COLUMBIA — On the football field, Hickman senior quarterback Doug Luetjen displays poise. It’s as if he was born to play the game.
As he hovers in the backfield looking for an open receiver, a defender emerges through the Kewpies’ offensive line untouched, running full speed toward Luetjen. No one stands between the two, and no one can come to Luetjen’s aid.
He’s able to find a receiver and complete a pass for a first down with time to spare, not even noticing the defender. He doesn’t have to play cautiously. He knows what he’s doing.
“I’m not really nervous at all,” Luetjen said. “It seems like it’s what I should’ve been doing for a while.”
That’s because Luetjen has been surrounded by Hickman football his entire life, ever since his father, Steve Luetjen, joined the Kewpies’ coaching staff in 1991. He said since he’s been born, he has always been a Hickman Kewpie.
“Ever since I can remember, I’ve been going to games with my mom and watching them,” Doug Luetjen said.
When he was a Hickman ball boy from fifth to eighth grade, Doug Luetjen experienced the atmosphere of Friday night football while spending some time with his father on the sidelines. He even had the opportunity to visit the Hickman locker room with the football players.
“It showed me what else they do before everyone else saw them,” Luetjen said of his locker room experiences. “I’ve always been around Hickman, even as a little kid, because my dad would be up there working, so I’d go with him and check things out.”
Even though Luetjen didn’t start playing contact football until the seventh grade in the Columbia Youth Football League, his father still had the time to coach him in soccer and basketball.
“He kind of coached me at everything I did in my life,” Luetjen said.
When Luetjen made his way to the varsity level for the Hickman football team, he continued to play for his father, the Kewpies’ offensive coordinator.
“I feel like I had an edge because he pushes me a little harder than everyone else, but I mean, it’s really nice that he’s there,” Doug Luetjen said.
Not only is Luetjen pushed by his father as a coach, but he is also able to discuss football off the field withthe elder Luetjen, something the other players don’t have a chance to do.
“Probably every night we talk about (football),” Luetjen said. “We talk about how practice went, what the upcoming team looks like, how the passing game went and what we can do better and what better plays we can run.”
Once it’s game time, however, his father says he tries to treat his son no differently than any of the other players.
“That’s really a tremendous challenge,” Steve Luetjen said. “Once (Doug) gets out there, the way I call the plays and the way the game works out, I don’t think about him being my son. I just think about him being the quarterback and trying to put our team in a position to score points.”
Hickman coach Jason Wright noticed Doug Luetjen has gained an expertise for the game that not many athletes get the chance to experience.
“I think his football IQ is probably higher than what normal people would have just because he’s been around the program,” Wright said. “From being around the program, I think he knew what to expect. He’s been around us coaches all of his life.”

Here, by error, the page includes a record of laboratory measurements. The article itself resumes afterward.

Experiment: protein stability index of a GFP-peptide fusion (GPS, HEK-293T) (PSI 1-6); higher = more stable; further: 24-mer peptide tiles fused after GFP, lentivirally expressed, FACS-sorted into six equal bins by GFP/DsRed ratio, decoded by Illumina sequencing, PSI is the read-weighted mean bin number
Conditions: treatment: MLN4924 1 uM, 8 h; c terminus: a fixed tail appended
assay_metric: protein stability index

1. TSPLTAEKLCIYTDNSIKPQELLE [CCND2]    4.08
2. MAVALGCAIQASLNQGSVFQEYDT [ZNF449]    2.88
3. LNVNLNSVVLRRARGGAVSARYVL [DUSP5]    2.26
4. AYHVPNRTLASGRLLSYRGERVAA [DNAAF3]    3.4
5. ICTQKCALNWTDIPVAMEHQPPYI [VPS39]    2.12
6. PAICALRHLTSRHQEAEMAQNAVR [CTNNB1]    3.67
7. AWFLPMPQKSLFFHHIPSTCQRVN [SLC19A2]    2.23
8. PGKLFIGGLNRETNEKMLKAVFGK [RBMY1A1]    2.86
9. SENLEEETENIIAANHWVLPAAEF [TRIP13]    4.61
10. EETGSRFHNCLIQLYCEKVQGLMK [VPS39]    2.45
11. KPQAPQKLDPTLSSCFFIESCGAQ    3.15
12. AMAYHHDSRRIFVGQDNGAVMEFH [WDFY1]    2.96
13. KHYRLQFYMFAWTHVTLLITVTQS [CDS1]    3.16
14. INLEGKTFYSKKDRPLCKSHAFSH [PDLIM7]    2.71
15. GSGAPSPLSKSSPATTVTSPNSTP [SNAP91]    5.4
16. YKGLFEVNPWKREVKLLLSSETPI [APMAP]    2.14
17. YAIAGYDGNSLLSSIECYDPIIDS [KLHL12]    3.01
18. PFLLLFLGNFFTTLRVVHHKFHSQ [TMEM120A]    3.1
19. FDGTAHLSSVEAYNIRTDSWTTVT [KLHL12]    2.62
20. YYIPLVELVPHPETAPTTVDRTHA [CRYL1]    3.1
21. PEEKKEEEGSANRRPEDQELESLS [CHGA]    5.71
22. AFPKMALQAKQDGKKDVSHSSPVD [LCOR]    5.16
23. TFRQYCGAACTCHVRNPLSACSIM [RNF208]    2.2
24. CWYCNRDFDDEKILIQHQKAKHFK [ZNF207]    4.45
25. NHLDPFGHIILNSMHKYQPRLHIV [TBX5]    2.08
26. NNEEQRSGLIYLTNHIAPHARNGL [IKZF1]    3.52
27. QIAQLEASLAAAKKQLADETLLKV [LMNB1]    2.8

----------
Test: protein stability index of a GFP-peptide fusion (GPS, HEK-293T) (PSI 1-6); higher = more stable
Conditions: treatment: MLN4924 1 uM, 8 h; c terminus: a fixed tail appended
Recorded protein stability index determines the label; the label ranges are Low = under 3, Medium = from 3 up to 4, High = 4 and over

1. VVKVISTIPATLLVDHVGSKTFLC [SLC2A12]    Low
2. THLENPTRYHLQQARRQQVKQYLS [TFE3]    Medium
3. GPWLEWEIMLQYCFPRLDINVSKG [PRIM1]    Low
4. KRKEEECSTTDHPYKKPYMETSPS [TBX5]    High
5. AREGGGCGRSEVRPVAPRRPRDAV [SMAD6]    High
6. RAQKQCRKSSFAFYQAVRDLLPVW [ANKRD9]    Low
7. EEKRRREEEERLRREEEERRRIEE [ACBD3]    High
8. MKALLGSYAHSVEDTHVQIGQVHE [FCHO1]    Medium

Luetjen has had to overcome difficulty the past two seasons, suffering two ACL injuries, one to each knee, during the football season. He has decided to put off surgery on his right knee until after the season’s end, wanting a shot at playing one last season in high school. He said that if he knew he could play, he was going to play.
One special moment Luetjen and his father shared during the season was the Kewpies’ game at Hazelwood Central on Sept. 15. With Hickman trailing in the fourth quarter, Luetjen made the most of his first game back from injury, completing a touchdown pass with less than two minutes in the game to win the game for the Kewpies.
For Steve Luetjen, it was something special to be involved in his son’s first victory as Hickman’s starting quarterback, and being able to call the play that won the game.
“That was really one of the most special moments I’ve had,” he said. “It was really incredible because it was a situation where we were down by three points and I kind of rolled the dice. Things just worked out for the best to where he was able to throw that touchdown pass.”
As they work together on offense, Luetjen and his father have worked out a system to simplify calling the plays. Rather than sending in a new receiver to relay the call on every play, Steve Luetjen uses backup quarterback Matt Herman to signal the plays to the offense, similar to the system the MU football team uses.
“Matt knows all the signals, so he just relays them to me,” Doug Luetjen said.
Even though football is a common bond between Luetjen and his father, they enjoy other activities as well, such as hunting, golf and playing pool. Wright said it’s their similarities that strengthen the bond they share.
“I think both of them are very tedious, discipline-type people,” Wright said. “I think that they have a special relationship because when they’re off the field, I do catch them teasing one another and that type of stuff.”
According to Luetjen’s mother, Beth Luetjen, the relationship between him and his father is set apart from other father-son relationships because they share many common interests. It’s something she has enjoyed seeing unfold over the years.
“I think all fathers with sons, if they’re close, they have a good relationship,” she said. “My husband and Doug have had a close relationship all through because they enjoy doing the same things together and have been involved together. No matter what happens through the season, I think that they will have a strong tie with their relationship, no matter whether they win or they lose.”